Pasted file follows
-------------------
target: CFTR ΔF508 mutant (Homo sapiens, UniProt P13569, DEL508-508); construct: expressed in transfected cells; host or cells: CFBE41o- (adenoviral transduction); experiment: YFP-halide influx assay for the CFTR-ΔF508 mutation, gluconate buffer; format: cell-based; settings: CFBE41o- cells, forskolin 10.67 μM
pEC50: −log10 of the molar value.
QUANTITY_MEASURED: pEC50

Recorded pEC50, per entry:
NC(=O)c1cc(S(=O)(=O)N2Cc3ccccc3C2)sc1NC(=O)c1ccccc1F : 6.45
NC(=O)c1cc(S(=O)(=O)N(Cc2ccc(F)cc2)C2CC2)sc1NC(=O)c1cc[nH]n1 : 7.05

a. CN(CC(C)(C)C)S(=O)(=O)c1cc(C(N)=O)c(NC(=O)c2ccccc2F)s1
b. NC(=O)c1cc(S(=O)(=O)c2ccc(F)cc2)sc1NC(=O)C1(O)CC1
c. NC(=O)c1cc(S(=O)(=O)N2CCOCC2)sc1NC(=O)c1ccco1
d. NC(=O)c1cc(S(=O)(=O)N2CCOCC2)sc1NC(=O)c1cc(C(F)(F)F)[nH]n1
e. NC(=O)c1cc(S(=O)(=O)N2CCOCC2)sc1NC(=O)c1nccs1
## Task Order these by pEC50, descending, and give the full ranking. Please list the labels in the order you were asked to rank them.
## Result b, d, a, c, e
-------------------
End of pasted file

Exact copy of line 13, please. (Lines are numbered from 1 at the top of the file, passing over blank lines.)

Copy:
## Result b, d, a, c, e